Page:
Songs on Tony Night To Include a Wopat "Wedding" and A Short "Boom Boom

Tony Awards   Songs on Tony Night To Include a Wopat "Wedding" and A Short "Boom Boom
Aside from all the awards presentations and winners' speeches, the 9-11 CBS broadcast of the Tony Awards will, as ever, include production numbers from nominated new musicals and revivals. This year's selections, just announced, will include:

Aside from all the awards presentations and winners' speeches, the 9-11 CBS broadcast of the Tony Awards will, as ever, include production numbers from nominated new musicals and revivals. This year's selections, just announced, will include:

Martin Short performing "Boom Boom" (Little Me)
Bernadette Peters and Tom Wopat dueting on "Sun in the Morning" segueing into "Old Fashioned Wedding"
€ Cathy Rigby and the Peter Pan children singing "I'm Flying"
Kristin Chenoweth offering "My Philosophy," then being joined by co nominee and the rest of the You're A Good Man, Charlie Brown cast on "Happiness"
€ The Civil War ensemble singing "Freedom's Child"
€ The Fosse company dancing Sing Sing Sing
€ "Members Only," performed by the cast of It Ain't Nothin' But The Blues
€ Brent Carver and Carolee Carmello dueting on Parade's "This Is Not Over Yet."

As for the CBS Tony coverage, they couldn't find a hostess with the mostess, but a number of stars are lined up as presenters for the June 6 event, including such recently-added notables as Alec Baldwin, Matthew Broderick, Sarah Jessica Parker, Audra McDonald, Alan Cumming, William Hurt, Swoosie Kurtz, Elaine Stritch, Mario Cantone and playwright Terrence McNally.

Executive Producer Walter C. Miller said in a statement that this year's Tonys would open with a "special musical number" and, though hostless, group together presenters linked by their "theatrical ties." For example, Spacey and Robards, both Iceman Hickeys, will share the stage, as will Julie Andrews & Carol Burnett, Christine Baranski & David Hyde Pierce, Angela Lansbury & Bea Arthur, Broderick & Parker, McDonald & Cumming, Scott Wolf & Christian Slater, O'Donnell & Stritch, and Stockard Channing & Laurence Fishburne. Calista Flockhart, due Off-Broadway in Bash this summer, is also expected to present. *

Remember when the Tony Awards had to cram everything -- every award, every production number, every presentation -- into the 9-11 PM slot? That was before PBS came on the scene three years ago, giving the ceremony an extra hour of breathing room, including more time to learn about the nominees and the theatre season itself.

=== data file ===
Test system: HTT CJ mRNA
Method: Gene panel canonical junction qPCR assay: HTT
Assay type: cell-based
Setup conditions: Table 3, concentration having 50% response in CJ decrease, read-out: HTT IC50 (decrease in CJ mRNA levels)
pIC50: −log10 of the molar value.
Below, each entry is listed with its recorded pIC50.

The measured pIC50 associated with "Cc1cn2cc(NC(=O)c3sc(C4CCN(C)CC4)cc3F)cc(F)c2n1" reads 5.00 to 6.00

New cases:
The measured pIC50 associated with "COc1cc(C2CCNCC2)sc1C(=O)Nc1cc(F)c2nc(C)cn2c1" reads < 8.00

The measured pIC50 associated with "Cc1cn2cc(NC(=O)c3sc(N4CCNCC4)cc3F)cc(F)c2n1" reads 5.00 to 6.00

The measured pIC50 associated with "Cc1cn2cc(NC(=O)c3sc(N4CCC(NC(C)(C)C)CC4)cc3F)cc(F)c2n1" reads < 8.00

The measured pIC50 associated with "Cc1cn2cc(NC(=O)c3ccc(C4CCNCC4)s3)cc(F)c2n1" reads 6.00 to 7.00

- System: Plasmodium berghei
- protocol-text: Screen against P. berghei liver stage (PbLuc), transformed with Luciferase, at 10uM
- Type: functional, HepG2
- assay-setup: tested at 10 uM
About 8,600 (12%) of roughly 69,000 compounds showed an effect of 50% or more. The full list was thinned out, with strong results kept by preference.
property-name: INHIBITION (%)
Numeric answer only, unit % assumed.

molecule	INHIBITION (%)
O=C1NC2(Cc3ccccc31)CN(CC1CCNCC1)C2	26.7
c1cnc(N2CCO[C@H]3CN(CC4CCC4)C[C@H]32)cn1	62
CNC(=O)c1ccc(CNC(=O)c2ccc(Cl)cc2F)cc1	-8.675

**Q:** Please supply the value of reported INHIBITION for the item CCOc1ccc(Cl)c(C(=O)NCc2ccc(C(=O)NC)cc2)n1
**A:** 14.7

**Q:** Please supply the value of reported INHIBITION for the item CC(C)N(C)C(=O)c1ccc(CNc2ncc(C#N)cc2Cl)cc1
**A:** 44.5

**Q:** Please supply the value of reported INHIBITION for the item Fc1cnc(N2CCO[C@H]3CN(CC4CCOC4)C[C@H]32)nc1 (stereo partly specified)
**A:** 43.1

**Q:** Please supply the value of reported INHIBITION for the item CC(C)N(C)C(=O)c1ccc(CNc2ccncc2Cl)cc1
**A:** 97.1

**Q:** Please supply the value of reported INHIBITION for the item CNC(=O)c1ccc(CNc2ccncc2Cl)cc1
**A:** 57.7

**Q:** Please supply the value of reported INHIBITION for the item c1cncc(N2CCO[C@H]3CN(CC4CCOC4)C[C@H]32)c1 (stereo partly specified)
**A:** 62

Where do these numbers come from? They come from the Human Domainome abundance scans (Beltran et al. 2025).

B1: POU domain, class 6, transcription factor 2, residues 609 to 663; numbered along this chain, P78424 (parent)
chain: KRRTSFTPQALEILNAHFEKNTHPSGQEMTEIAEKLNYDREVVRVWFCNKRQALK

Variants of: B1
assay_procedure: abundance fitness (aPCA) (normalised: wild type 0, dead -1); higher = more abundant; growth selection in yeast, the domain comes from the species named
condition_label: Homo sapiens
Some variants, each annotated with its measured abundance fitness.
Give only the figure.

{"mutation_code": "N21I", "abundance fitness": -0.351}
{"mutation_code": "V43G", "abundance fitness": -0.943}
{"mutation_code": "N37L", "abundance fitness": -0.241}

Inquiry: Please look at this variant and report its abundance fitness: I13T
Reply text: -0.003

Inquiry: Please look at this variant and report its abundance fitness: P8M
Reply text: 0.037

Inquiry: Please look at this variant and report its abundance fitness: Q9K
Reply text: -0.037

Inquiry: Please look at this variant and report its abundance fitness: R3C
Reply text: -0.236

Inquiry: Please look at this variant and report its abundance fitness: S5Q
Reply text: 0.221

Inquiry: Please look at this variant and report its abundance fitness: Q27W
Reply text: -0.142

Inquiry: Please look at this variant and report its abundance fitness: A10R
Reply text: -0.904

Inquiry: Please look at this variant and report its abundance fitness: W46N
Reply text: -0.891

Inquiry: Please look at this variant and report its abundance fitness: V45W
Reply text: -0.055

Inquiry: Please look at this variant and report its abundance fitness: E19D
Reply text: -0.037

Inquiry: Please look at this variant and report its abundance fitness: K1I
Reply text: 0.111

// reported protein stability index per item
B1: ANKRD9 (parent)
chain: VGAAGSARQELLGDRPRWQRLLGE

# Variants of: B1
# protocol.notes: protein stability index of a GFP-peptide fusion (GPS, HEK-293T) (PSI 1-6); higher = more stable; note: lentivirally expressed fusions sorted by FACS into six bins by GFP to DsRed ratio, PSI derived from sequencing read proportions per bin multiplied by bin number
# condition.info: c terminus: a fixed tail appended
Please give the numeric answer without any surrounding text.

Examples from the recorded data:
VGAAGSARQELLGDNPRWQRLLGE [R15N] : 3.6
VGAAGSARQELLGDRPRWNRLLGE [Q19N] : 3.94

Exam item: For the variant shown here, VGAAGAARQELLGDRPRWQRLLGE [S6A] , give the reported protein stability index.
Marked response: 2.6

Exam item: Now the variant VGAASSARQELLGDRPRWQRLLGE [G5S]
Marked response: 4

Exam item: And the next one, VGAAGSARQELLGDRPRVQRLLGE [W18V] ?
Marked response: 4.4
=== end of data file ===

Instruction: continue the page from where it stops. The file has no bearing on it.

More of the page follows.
Ten awards will be distributed during the PBS hour, in the following order:

Book of a Musical
Original Score written for the theatre
Costume Design
Lighting Design
Scenic Design
Direction of a Play
Direction of a Musical
Special Tony for Regional Theatre (to Crossroads Theatre, NJ)

The PBS show will both open and close with live sequences by Fool Moon's Bill Irwin and David Shiner. Ragtime's Audra McDonald and Cabaret's Alan Cumming will co-present the first four awards.

The PBS broadcast will also feature a backstage warm-up at The Iceman Cometh, with Iceman designer Bob Crowley visiting the actual bar that inspired his set for the show. Also featured will be director Ann Reinking rehearsing the "Big Spender" number in Fosse, and a backstage tour with Richard Hoover explaining his set design for Not About Nightingales.

Interviewees include actress Elizabeth Franz and director Robert Falls (Death of a Salesman), and actress Kristin Chenoweth and director Michael Mayer (You're A Good Man, Charlie Brown). "This is more than just awards coverage," PBS broadcast producer Jeff Folmsbee said in a statement. "It's a total theatrical experience."

Segments devoted to the Tony-nominated new plays Side Man, Not About Nightingales, The Lonesome West and Closer will be shown on the CBS telecast, though Tony spokespersons weren't yet clear how the non-musicals would be represented on the CBS brodcast. Actual clips from the shows will be shown on the PBS hour.


Here's the complete list of Tony nominations:

Best New Play:
Closer by Patrick Marber
Lonesome West by Martin McDonagh
Not About Nightingales by Tennessee Williams
Side Man by Warren Leight

Best New Musical:
The Civil War
It Ain't Nothing But the Blues

Best Revival of a Musical:
Annie Get Your Gun
Little Me
Peter Pan
You're a Good Man, Charlie Brown

Best Revival of a Play:
Death of a Salesman by Arthur Miller
Electra by Euripides
The Iceman Cometh by Eugene O'Neill
Twelfth Night by William Shakespeare

Best Book of a Musical
Footloose, Dean Pitchford & Walter Bobbie
It Ain't Nothin' but the Blues, Charles Bevel, Lita Gaithers, Randal Myler, Ron Taylor & Dan Wheetman
Marlene, Pam Gems
Parade, Alfred Uhry

Best Original Score
Footloose, Tom Snow, Eric Carmen, Dean Pitchford, Sammy Hagar, Kenny Loggins & Jim Steinman
Parade, Jason Robert Brown
The Civil War, Frank Wildhorn & Jack Murphy
Twelfth Night, Jeanine Tesori

Best Performance by a Leading Actor in a Play
Brian Dennehy, Death of a Salesman